On Your Left

Last week a few people I know linked to “The Great Bilateral Breathing Controversy.” (Hi, Céline!) For those who don’t know, most swimmers have a preference for which way they turn their heads when they breathe while doing freestyle. I always breathe to the right, while Lisa always turned to the left. A few people I see at the pool switch sides. Sometimes they switch every three strokes. Sometimes it’s every five. For some people it’s just whenever they need a breath. Whatever the cadence, choosing to breathe from both sides is “bilateral breathing.”

My swimming hasn’t changed very much since I started swimming about four-and-a-half years ago. My technique has improved a bit and my confidence quite a lot. I have a better catch and pull, and I drop my legs less, but my overall swim mechanics are pretty similar to how they’ve been since I watched my first Total Immersion DVD all of those years ago. I’ve gotten faster mostly because my arms and core have grown stronger, but I know that there are big inefficiencies in my technique. Whenever I do anything just a bit different—a new drill or trying to breathe to my opposite side, for example—I notice that other parts of my stroke kinda fall apart. My neural pathways have been pretty strongly imprinted by the 600,000-ish strokes that I’ve done since 2009. Changing is hard.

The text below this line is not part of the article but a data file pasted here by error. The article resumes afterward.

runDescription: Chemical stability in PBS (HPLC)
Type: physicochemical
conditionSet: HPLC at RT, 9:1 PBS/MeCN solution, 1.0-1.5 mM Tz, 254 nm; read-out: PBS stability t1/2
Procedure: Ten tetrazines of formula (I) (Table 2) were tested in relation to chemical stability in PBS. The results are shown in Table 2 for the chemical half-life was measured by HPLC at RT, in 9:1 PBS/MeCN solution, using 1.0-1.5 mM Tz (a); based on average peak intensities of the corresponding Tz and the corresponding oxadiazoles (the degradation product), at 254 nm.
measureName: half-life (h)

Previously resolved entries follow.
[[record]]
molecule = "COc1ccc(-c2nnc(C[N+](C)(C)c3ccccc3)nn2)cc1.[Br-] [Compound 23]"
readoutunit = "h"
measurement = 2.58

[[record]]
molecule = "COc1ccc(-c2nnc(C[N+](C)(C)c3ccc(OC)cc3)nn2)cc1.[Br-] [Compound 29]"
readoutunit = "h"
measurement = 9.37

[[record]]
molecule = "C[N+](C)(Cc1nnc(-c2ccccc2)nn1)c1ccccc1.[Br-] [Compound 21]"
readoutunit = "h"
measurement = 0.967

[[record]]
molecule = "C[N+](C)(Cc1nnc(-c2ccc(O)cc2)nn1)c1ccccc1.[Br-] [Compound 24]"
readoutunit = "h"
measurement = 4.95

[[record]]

Yesterday, as I was doing descending sets of pulling with a buoy, I decided the time was right to switch things up. [1]

I started by realizing that I didn’t need to breathe every time my right hand passed by my head. Breathing every four strokes wasn’t that difficult, although I did notice a lack of body roll when I wasn’t breathing. That indicates that I’m not putting as much power into my stroke as I could. (The body roll in freestyle is basically a result of loading tension into the core muscles used to pull the water. It also has the bonus of exposing less surface area to the water, but it’s mostly a power thing.) Okay, something to work on there.

After doing that for a few hundred yards, I decided it was time to try breathing to the left. I had noticed several times when I was skipping breaths that I still instinctively turned my head to breathe even though I didn’t actually open my mouth. (Neural pathways . . .) That gave me the idea to do the same thing consciously on the left before actually inhaling. Breathe right. Stroke. Tilt head to the left. Stroke. Breathe right. Stroke. Etc. A few hundred yards of that, and I was ready to try it altogether.

Breathe right. Stroke. Stroke. Stroke. Breathe left. Hey, I’m not drowning! Although I am dropping my legs. Swim. Swim. Swim. Breathe right. Ah! There’s the old familiar good feeling. Swim. Swim. Swim. Ready? Here we go again. Breathe left. Etc.

I have a ways to go before I’m really comfortable breathing bilaterally, but I’m excited by the prospect of a season’s worth of racing without being blinded by the sun. I’m also feeling better about swimming in choppier water, since I’ll now be able to turn my head to avoid some of it. And maybe (hopefully!) better technique and faster times, too.

1 — My workout:

Warm-up: 300 swim, 300 kick
Main set:
   8x150 pull with buoy on 3:00 (desc. 1-8, paddles on even)
   8x100 pull on 2:00 (descending, no paddles)
   8x50 pull on 1:00 (you guessed it . . . descending)
Cool-down: 100 swim

(Back . . .)

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One Response to On Your Left

  1. StephenS says:

    I can do bilateral breathing, but it really slows me down. I prefer breathing on the right side. Old habits die hard sometimes. Good for you for giving it a try.

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